My primary object in this work is to explain certain words occurring in the prophetic books. Of these some are homonyms, and of their several meanings the ignorant choose the wrong ones; other terms which are employed in a figurative sense are erroneously taken by such persons in their primary signification. There are also hybrid terms, denoting things which are of the same class from one point of view and of a different class from another. It is not here intended to explain all these expressions to the unlettered or to mere tyros, a previous knowledge of Logic and Natural Philosophy being indispensable, or to those who confine their attention to the study of our holy Law, I mean the study of the canonical law alone; for the true knowledge of the Torah is the special aim of this and similar works.

The object of this treatise is to enlighten a religious man who has been trained to believe in the truth of our holy Law, who conscientiously fulfils his moral and religious duties, and at the same time has been successful in his philosophical studies. Human reason has attracted him to abide within its sphere; and he finds it difficult to accept as correct the teaching based on the literal interpretation of the Law, and especially that which he himself or others derived from those homonymous, metaphorical, or hybrid expressions. Hence he is lost in perplexity and anxiety. If he be guided solely by reason, and renounce his previous views which are based on those expressions, he would consider that he had rejected the fundamental principles of the Law; and even if he retains the opinions which were derived from those expressions, and if, instead of following his reason, he abandon its guidance altogether, it would still appear that his religious convictions had suffered loss and injury. For he would then be left with those errors which give rise to fear and anxiety, constant grief and great perplexity.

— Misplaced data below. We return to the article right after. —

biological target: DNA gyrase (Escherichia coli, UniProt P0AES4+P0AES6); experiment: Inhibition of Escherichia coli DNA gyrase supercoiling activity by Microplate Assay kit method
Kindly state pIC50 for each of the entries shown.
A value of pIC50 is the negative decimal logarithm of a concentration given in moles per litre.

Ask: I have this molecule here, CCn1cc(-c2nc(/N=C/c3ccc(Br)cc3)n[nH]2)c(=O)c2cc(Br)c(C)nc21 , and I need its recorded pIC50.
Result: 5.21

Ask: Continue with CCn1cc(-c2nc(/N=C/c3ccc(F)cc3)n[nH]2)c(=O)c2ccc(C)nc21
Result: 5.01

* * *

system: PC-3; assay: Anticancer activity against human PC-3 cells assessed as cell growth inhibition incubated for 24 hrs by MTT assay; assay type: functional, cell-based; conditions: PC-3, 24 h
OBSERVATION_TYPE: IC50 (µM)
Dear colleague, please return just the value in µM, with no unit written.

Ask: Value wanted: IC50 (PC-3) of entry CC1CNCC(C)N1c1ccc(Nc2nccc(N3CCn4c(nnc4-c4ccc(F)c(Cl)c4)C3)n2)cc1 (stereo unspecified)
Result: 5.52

This work has also a second object in view. It seeks to explain certain obscure figures which occur in the Prophets, and are not distinctly characterized as being figures. Ignorant and superficial readers take them in a literal, not in a figurative sense. Even well informed persons are bewildered if they understand these passages in their literal signification, but they are entirely relieved of their perplexity when we explain the figure, or merely suggest that the terms are figurative. For this reason I have called this book Guide for the Perplexed. (Friedlander translation)

(I am not specifically suggesting that this is what the Seder Hadoros meant. I am addressing the general question of whether Rambam wrote a commentary on the Torah. Alternatively, one could perhaps understand my answer as suggesting that the Seder Hadoros is incorrect because Rambam already described Moreh Nevuchim as his commentary on Tanach.)

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    +1, but your alternate suggestion seems somewhat weak - Rambam couldn't write anything else on Tanach if he's written something that vaguely follows that model? – Y     e     z Feb 26 '18 at 4:42
  • @Yez I agree it is somewhat weak (and my first suggestion is really what I intended when I wrote the answer), but there might be something to it, especially because Rambam also writes in the introduction about another commentary that he had said (in his commentary to Mishnayos Sanhedrin) he would write explaining the prophets even more, but which he ended up scrapping, so it would be the perfect place to tell us that there's a third commentary to Tanach that he wrote/plans on writing. – Alex Feb 26 '18 at 4:51